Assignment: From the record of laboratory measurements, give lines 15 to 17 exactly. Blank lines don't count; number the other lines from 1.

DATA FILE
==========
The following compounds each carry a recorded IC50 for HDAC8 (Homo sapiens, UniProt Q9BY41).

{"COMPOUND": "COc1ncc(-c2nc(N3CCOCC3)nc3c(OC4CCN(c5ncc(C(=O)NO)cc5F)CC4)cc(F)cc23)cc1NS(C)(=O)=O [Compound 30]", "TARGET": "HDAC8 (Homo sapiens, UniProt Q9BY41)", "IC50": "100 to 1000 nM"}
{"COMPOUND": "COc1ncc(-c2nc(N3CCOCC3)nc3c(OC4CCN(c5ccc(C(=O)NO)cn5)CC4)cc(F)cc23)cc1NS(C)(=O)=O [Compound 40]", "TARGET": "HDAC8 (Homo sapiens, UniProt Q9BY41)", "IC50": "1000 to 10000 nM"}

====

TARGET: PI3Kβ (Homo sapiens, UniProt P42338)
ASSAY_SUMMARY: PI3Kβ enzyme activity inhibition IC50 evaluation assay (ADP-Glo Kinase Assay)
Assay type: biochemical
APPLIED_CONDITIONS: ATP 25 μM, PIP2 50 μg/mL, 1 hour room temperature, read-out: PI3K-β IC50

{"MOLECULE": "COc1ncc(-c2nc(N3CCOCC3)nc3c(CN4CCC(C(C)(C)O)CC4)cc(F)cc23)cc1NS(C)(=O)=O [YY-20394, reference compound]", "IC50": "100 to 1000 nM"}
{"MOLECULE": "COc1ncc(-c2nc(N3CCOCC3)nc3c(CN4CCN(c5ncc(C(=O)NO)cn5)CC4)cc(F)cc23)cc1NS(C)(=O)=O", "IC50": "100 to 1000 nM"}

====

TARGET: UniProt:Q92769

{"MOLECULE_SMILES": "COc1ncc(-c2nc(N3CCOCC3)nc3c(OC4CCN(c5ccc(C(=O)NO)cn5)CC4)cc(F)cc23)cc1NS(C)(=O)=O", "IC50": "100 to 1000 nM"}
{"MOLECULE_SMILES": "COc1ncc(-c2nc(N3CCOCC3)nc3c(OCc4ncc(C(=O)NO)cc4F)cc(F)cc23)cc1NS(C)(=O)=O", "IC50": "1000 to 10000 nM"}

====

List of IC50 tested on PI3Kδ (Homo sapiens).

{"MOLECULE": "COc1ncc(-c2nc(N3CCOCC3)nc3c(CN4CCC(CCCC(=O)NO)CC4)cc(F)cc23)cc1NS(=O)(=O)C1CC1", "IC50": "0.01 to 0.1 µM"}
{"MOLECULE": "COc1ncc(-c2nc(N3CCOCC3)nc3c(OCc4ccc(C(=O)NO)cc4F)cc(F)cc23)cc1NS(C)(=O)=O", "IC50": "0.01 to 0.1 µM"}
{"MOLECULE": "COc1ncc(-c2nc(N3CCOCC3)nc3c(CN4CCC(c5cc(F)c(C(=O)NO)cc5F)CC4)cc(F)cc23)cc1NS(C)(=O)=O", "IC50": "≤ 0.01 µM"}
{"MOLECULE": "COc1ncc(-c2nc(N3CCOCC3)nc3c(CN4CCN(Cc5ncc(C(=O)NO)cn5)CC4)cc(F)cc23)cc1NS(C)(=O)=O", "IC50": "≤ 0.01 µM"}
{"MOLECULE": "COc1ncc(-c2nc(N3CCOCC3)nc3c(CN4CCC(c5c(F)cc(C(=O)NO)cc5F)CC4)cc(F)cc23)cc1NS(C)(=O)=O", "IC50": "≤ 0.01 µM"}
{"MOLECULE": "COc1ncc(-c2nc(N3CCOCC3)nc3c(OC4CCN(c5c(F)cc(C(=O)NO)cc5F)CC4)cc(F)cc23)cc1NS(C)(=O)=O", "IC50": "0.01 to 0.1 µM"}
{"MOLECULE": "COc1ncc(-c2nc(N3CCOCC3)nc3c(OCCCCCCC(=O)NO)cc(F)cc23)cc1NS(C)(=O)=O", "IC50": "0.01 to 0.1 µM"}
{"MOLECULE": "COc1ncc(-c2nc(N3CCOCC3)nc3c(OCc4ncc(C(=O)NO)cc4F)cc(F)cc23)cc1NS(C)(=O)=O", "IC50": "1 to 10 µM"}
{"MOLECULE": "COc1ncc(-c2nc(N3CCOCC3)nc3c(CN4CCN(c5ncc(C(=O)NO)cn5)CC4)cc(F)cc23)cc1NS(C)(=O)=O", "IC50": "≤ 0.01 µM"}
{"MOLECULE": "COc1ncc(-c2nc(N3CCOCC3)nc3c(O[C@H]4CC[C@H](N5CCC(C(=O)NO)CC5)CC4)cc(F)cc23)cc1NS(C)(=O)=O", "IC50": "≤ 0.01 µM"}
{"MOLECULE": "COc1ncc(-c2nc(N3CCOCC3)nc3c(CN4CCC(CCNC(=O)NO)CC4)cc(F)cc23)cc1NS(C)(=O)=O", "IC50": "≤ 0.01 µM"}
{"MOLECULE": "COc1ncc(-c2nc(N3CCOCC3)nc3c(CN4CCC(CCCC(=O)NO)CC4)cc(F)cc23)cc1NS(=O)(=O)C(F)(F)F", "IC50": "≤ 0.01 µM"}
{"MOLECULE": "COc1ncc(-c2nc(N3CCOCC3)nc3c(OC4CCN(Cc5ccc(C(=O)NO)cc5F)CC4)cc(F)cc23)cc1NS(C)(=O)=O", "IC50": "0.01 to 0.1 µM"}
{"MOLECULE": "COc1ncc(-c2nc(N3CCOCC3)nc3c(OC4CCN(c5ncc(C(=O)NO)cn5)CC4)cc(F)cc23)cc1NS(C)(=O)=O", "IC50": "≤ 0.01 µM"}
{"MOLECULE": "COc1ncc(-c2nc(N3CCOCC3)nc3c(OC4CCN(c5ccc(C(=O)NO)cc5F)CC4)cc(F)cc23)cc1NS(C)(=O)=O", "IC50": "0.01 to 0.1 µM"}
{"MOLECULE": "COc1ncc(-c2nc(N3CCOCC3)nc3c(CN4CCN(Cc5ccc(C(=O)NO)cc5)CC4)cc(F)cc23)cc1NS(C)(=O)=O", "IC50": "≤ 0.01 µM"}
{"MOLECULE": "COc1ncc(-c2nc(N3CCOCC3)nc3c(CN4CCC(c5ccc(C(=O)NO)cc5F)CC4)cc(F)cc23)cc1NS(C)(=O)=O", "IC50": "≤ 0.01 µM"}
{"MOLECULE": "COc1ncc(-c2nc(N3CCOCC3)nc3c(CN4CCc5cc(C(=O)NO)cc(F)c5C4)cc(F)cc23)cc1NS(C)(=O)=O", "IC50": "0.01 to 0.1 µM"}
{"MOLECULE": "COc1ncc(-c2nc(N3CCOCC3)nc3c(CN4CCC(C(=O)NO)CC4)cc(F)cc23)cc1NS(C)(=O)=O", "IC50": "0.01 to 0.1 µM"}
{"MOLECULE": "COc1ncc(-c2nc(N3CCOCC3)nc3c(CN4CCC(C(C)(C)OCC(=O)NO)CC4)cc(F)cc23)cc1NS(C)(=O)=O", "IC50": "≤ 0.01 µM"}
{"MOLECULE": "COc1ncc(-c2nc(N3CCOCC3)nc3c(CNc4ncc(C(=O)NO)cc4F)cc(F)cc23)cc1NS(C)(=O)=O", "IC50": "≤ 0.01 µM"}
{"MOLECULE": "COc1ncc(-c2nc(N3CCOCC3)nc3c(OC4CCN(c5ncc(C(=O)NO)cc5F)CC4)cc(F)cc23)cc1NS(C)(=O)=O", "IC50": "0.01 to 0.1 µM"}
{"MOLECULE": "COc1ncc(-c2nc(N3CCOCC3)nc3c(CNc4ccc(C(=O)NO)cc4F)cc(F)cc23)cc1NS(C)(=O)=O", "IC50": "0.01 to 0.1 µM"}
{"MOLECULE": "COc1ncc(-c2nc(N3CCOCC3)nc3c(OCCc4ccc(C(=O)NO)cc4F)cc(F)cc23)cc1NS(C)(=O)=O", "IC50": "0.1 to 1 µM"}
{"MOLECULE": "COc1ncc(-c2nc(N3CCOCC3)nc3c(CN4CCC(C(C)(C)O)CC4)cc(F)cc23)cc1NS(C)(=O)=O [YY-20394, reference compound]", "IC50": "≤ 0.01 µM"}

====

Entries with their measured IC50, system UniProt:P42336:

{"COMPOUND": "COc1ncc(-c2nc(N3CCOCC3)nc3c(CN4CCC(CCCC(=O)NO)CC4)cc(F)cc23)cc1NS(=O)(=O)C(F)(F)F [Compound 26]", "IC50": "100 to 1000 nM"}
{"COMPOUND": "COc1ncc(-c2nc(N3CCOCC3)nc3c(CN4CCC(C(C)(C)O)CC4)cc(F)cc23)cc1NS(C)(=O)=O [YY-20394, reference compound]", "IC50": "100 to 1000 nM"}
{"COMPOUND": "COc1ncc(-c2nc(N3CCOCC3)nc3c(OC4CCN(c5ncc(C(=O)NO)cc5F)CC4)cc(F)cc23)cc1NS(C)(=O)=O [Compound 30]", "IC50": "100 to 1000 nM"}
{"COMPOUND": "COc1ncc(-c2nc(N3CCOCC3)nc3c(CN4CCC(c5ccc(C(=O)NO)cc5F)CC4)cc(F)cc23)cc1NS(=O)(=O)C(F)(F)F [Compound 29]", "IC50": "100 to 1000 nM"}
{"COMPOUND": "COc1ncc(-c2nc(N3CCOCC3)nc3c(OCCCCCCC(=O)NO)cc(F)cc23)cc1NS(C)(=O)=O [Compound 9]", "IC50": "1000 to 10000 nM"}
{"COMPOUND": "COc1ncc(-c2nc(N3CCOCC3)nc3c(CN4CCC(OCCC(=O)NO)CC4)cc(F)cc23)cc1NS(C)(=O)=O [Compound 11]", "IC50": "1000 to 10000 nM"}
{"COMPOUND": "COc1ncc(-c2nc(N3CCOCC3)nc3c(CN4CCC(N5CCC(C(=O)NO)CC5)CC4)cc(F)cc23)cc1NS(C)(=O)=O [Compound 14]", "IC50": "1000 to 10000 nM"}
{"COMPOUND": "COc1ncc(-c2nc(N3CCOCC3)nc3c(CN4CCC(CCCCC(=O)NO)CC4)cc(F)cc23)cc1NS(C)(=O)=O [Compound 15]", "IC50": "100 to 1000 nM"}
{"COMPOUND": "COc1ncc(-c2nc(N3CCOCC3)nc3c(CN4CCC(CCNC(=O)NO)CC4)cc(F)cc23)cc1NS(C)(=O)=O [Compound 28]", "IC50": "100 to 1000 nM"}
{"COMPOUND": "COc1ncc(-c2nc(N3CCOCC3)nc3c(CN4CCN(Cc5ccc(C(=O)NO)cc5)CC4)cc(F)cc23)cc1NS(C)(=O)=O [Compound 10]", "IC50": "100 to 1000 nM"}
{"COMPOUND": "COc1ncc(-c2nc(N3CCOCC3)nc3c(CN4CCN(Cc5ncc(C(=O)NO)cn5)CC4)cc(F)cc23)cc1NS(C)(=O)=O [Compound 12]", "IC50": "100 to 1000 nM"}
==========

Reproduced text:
====

List of IC50 tested on PI3Kδ (Homo sapiens).

{"MOLECULE": "COc1ncc(-c2nc(N3CCOCC3)nc3c(CN4CCC(CCCC(=O)NO)CC4)cc(F)cc23)cc1NS(=O)(=O)C1CC1", "IC50": "0.01 to 0.1 µM"}